Gaddam, Srinivas; Singh, Mandeep; Balasubramanian, Gokulakrishnan; Thota, Prashanthi; Gupta, Neil; Wani, Sachin; Higbee, April D; Mathur, Sharad C; Horwhat, John D; Rastogi, Amit; Young, Patrick E; Cash, Brooks D; Bansal, Ajay; Vargo, John J; Falk, Gary W; Lieberman, David A; Sampliner, Richard E; Sharma, Prateek

    2013-09-01

    Recent population-based studies have shown a low risk of esophageal adenocarcinoma (EAC) in patients with nondysplastic Barrett's esophagus (NDBE). We evaluated whether persistence of NDBE over multiple consecutive surveillance endoscopic examinations could be used in risk stratification of patients with Barrett's esophagus (BE). We performed a multicenter outcomes study of a large cohort of patients with BE. Based on the number of consecutive surveillance endoscopies showing NDBE, we identified 5 groups of patients. Patients in group 1 were found to have NDBE at their first esophagogastroduodenoscopy (EGD). Patients in group 2 were found to have NDBE on their first 2 consecutive EGDs. Similarly, patients in groups 3, 4, and 5 were found to have NDBE on 3, 4, and 5 consecutive surveillance EGDs. A logistic regression model was built to determine whether persistence of NDBE independently protected against development of cancer. Of a total of 3515 patients with BE, 1401 patients met the inclusion criteria (93.3% white; 87.5% men; median age, 60 ±17 years). The median follow-up period was 5 ± 3.9 years (7846 patient-years). The annual risk of EAC in groups 1 to 5 was 0.32%, 0.27%, 0.16%, 0.2%, and 0.11%, respectively (P for trend = .03). After adjusting for age, sex, and length of BE, persistence of NDBE, based on multiple surveillance endoscopies, was associated with a gradually lower likelihood of progression to EAC. Persistence of NDBE over several endoscopic examinations identifies patients who are at low risk for development of EAC. These findings support lengthening surveillance intervals or discontinuing surveillance of patients with persistent NDBE. Copyright © 2013 AGA Institute. Published by Elsevier Inc. All rights reserved.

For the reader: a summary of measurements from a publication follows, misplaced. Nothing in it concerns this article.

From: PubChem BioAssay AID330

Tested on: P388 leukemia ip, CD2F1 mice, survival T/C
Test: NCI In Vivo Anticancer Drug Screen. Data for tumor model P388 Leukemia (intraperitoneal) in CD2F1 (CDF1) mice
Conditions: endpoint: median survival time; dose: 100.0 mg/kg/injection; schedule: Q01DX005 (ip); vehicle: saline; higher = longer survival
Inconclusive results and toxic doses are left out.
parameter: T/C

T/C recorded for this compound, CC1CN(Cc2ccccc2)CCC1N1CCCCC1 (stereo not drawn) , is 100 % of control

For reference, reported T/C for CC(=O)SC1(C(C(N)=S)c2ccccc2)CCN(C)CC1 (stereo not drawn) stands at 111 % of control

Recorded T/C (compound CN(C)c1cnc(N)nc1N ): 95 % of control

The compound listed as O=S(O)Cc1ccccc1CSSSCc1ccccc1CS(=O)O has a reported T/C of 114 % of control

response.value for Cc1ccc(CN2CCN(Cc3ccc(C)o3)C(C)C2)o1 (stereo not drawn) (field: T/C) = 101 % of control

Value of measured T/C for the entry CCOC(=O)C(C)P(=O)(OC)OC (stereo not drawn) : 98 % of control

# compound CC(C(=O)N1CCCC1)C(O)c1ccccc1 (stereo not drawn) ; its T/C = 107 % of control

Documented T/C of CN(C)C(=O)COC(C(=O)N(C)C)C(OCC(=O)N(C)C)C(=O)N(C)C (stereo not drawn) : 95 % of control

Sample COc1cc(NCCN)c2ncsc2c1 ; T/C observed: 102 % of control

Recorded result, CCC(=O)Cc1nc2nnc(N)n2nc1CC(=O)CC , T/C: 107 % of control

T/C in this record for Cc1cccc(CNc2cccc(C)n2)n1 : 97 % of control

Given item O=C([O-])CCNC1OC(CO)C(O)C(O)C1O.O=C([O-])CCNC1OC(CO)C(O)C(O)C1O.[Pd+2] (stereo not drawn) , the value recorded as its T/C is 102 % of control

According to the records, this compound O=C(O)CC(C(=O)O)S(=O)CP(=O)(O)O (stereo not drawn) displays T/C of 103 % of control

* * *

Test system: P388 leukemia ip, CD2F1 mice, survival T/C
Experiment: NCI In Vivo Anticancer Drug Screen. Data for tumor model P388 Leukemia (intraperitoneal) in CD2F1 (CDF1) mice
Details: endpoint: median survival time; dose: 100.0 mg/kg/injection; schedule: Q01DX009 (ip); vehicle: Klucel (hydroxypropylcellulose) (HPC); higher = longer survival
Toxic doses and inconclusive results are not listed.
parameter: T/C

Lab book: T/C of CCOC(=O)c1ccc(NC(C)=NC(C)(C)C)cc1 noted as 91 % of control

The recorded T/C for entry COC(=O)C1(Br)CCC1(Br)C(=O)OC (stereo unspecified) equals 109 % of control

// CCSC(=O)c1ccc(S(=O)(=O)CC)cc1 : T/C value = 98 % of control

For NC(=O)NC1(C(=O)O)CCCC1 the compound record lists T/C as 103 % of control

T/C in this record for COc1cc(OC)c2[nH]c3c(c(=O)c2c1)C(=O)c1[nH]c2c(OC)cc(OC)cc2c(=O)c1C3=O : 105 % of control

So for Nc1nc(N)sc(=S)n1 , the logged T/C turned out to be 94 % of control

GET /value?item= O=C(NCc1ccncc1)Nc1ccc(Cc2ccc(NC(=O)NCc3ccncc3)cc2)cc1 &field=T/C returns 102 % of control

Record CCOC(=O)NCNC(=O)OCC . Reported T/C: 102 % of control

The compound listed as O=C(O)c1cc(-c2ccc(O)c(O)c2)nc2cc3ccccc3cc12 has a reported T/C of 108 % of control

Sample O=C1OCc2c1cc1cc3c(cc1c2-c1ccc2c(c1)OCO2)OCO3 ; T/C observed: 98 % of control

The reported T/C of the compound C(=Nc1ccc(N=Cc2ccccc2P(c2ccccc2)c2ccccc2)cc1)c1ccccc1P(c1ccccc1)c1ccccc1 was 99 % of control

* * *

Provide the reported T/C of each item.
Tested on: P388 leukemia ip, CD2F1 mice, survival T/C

5. Inferring Population Size History from Large Samples of Genome-Wide Molecular Data - An Approximate Bayesian Computation Approach.

    Directory of Open Access Journals (Sweden)

    Simon Boitard

    2016-03-01

    Full Text Available Inferring the ancestral dynamics of effective population size is a long-standing question in population genetics, which can now be tackled much more accurately thanks to the massive genomic data available in many species. Several promising methods that take advantage of whole-genome sequences have been recently developed in this context. However, they can only be applied to rather small samples, which limits their ability to estimate recent population size history. Besides, they can be very sensitive to sequencing or phasing errors. Here we introduce a new approximate Bayesian computation approach named PopSizeABC that allows estimating the evolution of the effective population size through time, using a large sample of complete genomes. This sample is summarized using the folded allele frequency spectrum and the average zygotic linkage disequilibrium at different bins of physical distance, two classes of statistics that are widely used in population genetics and can be easily computed from unphased and unpolarized SNP data. Our approach provides accurate estimations of past population sizes, from the very first generations before present back to the expected time to the most recent common ancestor of the sample, as shown by simulations under a wide range of demographic scenarios. When applied to samples of 15 or 25 complete genomes in four cattle breeds (Angus, Fleckvieh, Holstein and Jersey, PopSizeABC revealed a series of population declines, related to historical events such as domestication or modern breed creation. We further highlight that our approach is robust to sequencing errors, provided summary statistics are computed from SNPs with common alleles.

  6. Effectiveness of Acupuncture Therapy on Stress in a Large Urban College Population.

    Science.gov (United States)

    Schroeder, Stefanie; Burnis, James; Denton, Antony; Krasnow, Aaron; Raghu, T S; Mathis, Kimberly

    2017-06-01